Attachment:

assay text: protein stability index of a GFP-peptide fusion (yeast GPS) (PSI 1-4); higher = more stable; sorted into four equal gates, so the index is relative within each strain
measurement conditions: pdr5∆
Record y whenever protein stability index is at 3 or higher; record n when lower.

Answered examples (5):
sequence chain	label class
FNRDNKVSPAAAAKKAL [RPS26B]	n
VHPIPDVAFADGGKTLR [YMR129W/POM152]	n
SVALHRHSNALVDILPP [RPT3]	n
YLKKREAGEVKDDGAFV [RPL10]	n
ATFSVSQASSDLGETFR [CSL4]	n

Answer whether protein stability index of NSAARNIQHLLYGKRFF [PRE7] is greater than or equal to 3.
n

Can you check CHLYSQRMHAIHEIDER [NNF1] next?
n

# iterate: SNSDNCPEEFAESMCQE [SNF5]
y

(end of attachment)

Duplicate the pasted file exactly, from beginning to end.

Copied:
assay text: protein stability index of a GFP-peptide fusion (yeast GPS) (PSI 1-4); higher = more stable; sorted into four equal gates, so the index is relative within each strain
measurement conditions: pdr5∆
Record y whenever protein stability index is at 3 or higher; record n when lower.

Answered examples (5):
sequence chain	label class
FNRDNKVSPAAAAKKAL [RPS26B]	n
VHPIPDVAFADGGKTLR [YMR129W/POM152]	n
SVALHRHSNALVDILPP [RPT3]	n
YLKKREAGEVKDDGAFV [RPL10]	n
ATFSVSQASSDLGETFR [CSL4]	n

Answer whether protein stability index of NSAARNIQHLLYGKRFF [PRE7] is greater than or equal to 3.
n

Can you check CHLYSQRMHAIHEIDER [NNF1] next?
n

# iterate: SNSDNCPEEFAESMCQE [SNF5]
y